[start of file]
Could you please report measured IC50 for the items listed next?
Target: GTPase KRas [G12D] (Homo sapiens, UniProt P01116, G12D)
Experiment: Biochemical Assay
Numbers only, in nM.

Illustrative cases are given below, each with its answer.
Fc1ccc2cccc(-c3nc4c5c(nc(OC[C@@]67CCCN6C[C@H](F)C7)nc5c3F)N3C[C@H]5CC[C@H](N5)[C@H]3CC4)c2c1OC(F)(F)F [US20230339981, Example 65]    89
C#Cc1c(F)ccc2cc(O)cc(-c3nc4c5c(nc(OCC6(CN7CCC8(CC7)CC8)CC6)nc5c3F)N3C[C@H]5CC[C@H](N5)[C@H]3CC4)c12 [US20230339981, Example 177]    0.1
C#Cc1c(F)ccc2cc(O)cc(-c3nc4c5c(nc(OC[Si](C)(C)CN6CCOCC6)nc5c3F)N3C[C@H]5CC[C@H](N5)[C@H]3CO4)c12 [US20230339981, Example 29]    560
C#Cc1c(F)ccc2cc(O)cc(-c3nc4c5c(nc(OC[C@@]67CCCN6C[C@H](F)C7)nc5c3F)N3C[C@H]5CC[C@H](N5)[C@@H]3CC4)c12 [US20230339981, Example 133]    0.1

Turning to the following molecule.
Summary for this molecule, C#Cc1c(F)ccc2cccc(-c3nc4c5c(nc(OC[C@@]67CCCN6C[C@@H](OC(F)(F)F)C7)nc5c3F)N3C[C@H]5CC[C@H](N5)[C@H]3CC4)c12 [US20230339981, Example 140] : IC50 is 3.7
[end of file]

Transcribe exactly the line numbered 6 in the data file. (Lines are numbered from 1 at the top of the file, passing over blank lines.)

Fc1ccc2cccc(-c3nc4c5c(nc(OC[C@@]67CCCN6C[C@H](F)C7)nc5c3F)N3C[C@H]5CC[C@H](N5)[C@H]3CC4)c2c1OC(F)(F)F [US20230339981, Example 65]    89